Dixie State University could lower the amount of students who graduate in debt by replacing textbooks with open-source material, which is material available free online, and supplying students with the class materials they need.
DSU has some of the lowest tuition and fees in the state, but the total cost of attendance is still around $17,000, with over $1,000 going toward textbooks and class materials.
According to the College Board non-profit organization, the average student spends $1,298 an academic year on books and class supplies. If you add this price to housing, tuition, fees, food and transportation, students paying for their own education often can’t afford the costs and have to take out loans.
Lucas Batin, a freshman biology major from St. George, is a prime example.
“Luckily, I get my brother’s old textbooks,” Batin said. “If I didn’t get his books, I would spend $500-600 a semester on books alone.”
Batin said science classes (especially the ones with fees) often have expensive books as well as supplies like goggles and lab coats students have to purchase on their own. He had to take out student loans this semester to help cover the cost of his schooling.
David Burr, a DSU physical science adviser, said the average class fee for a physical science lab class usually ranges from $60-100. These fees cover everything from lab equipment to consumable materials for experiments that are replaced on a regular basis. Yet, students are still asked to buy lab coats, goggles, and other class supplies because of the science department’s small budget.
According to The Project on Student Debt by ticas.org, the average debt of graduates at DSU in 2015 was $16,302, with 86 percent of graduates in debt. I have had to take out loans myself, even with several scholarships, just because the cost of schooling is so great.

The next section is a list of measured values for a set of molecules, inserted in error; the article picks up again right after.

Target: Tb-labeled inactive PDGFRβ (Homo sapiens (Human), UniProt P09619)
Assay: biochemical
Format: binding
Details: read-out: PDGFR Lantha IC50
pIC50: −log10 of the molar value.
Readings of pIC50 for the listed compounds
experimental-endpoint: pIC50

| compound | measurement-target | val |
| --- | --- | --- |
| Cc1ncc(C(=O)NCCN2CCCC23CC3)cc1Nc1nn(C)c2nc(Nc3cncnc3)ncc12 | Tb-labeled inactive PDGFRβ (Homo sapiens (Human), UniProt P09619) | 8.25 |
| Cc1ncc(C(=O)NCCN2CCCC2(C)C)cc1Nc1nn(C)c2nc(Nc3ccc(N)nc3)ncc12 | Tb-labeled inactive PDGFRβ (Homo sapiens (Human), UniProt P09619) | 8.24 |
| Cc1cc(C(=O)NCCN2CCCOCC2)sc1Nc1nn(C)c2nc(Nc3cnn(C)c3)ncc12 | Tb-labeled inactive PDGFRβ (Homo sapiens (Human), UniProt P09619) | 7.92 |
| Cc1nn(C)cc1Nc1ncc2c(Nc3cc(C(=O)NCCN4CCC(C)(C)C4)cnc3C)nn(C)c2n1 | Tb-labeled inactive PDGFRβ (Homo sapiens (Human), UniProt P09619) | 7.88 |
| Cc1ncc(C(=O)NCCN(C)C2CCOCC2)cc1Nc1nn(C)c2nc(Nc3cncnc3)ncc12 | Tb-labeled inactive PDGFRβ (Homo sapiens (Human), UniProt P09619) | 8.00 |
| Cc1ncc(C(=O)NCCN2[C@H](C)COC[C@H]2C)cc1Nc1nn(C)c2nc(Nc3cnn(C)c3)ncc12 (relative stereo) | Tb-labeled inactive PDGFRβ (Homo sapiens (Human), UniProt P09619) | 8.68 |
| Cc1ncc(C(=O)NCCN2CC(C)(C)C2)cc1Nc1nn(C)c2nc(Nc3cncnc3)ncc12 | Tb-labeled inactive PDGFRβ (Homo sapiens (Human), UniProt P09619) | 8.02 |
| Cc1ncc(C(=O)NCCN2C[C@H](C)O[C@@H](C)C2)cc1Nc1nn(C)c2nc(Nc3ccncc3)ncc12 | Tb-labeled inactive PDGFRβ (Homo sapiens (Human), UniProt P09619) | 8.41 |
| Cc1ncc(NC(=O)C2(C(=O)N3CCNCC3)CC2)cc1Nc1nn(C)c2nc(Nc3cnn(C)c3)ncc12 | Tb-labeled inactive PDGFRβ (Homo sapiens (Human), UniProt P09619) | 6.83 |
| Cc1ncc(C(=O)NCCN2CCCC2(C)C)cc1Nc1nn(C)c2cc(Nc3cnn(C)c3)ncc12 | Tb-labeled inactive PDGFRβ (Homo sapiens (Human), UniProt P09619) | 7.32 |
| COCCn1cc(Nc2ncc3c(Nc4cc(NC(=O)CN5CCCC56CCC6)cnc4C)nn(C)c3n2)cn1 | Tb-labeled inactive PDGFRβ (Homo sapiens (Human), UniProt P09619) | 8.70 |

A group of colleges in Virginia and Maryland are replacing textbooks with open-source material, and these changes could save students as much as $1,300 a year. Achieving the Dream, an education advocacy group based in Silver Spring, Maryland, is supplying the colleges with grants to help fund the program. If we adopted a similar program at DSU, first-generation, low-income and minority students would no longer face financial barriers that keep them from paying for school out of their own pockets.
I work full-time over the summer, but when school comes, all of my money is gone the day I pay for tuition and books. If DSU replaced textbooks with open-source material and provided more class supplies, students like me could save money. Sure, doing this would only save students several thousand dollars a year, but that amount may prevent them from taking out loans.